“Not really,” the atheist admitted. “Depends on the tree.”
“And what would you do with such a tree? Would you let it grow in your yard, continuing to steal nutrients from the other healthy plants, or would you cut it down?”
“I might cut it down,” the atheist admitted.
“Would you say that this tree had a successful life?” Jesus Josephovich asked.
“No,” the atheist answered honestly. He looked down at his feet nervously as the debate was moving in Jesus Josephovich’s favor.
“So then, you must take account of your life in the same way,” Jesus Josephovich said. “Ask yourself: What is growing in my life? What is improving? Where is my fruit?”
“But what is the fruit of a man?” the atheist wondered. “I’m not a tree. I can’t grow oranges and bananas,” he quipped.
“It is like the fruit of a tree,” Jesus Josephovich explained. “It is that which is good, that which feeds others, and that which reproduces the goodness in ourselves. Do you have this fruit in your life?” Jesus Josephovich asked. “Is your life filled with so many good things that you are content and you are able to help others be content?”
“Not always,” the atheist said.
“Then perhaps it would be wise to find a purpose for your life. A tree without limbs or leaves is a foolish looking thing indeed. A man without a purpose looks no less foolish.”
The crowd laughed and the atheist became angry. He thought of one more argument, one more logical problem that he was sure Jesus Josephovich couldn’t answer.
“I don’t believe that your purpose will make my life better,” he asserted. “You say that god created everything, and you say that god loves us. But if there is a god and he loves us, then why do bad things happen? Why are our lives so difficult?” He arched his arms over the crowd dramatically, glancing at the stoic faces of people who had lived through terrible times.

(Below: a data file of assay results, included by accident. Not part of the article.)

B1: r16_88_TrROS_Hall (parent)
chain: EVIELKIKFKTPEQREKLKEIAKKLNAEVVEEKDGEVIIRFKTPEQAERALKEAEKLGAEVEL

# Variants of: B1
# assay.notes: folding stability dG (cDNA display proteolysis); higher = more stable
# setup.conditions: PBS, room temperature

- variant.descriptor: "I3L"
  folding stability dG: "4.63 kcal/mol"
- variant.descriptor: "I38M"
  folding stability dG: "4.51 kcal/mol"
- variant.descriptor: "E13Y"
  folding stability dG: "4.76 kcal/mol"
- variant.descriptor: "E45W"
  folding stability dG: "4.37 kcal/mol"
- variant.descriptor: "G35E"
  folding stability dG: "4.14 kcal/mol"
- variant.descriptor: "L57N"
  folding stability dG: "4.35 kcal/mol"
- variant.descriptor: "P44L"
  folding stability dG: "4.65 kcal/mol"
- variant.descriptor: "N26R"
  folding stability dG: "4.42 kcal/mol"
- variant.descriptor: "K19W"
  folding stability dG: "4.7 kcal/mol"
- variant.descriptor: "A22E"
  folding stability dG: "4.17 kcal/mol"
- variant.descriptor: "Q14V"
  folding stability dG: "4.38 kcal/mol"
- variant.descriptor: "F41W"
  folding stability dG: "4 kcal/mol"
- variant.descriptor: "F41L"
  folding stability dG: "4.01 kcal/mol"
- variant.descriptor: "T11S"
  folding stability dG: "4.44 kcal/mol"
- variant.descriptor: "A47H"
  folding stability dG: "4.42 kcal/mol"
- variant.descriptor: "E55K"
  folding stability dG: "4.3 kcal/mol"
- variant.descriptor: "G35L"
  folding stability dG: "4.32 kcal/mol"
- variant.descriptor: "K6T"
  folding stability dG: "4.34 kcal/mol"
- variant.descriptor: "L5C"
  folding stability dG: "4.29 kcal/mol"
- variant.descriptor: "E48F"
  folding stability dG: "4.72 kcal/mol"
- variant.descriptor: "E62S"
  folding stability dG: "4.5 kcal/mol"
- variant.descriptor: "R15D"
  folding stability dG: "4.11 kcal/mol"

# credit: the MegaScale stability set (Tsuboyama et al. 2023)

Jesus Josephovich nodded his head gently, understanding the emotions behind the question. “Even a perfect man does not have a perfect life,” he said. “His life is still filled with troubles and difficult times, because of the selfish decisions of others.”
“Then why should I try to live a good life, if I’m still going to have problems like everyone else?” the atheist asked.
“To be content,” Jesus Josephovich stated. “Yes, everyone will have problems, but there is a difference. The difference is that the perfect man deals with the difficult situations perfectly. He is content in all circumstances, no matter what.”
The atheist nodded his head in ascent. “That is a difficult thing to achieve,” he said. “I would like to believe in these things, but it is difficult.”
“You know, I often find that people don’t want to believe in God for a reason. Usually they don’t want to believe in God because they don’t want to be judged. They feel guilty about something. Do you want to tell me what you feel guilty about?” Jesus asked. “Don’t worry. There’s nothing you can tell me that I haven’t heard before.”
“Not in front of all of these people,” the atheist said fearfully.
“One of the fruits of a man is honesty,” Jesus Josephovich replied.
The atheist swallowed nervously. “I’m not that kind of tree.”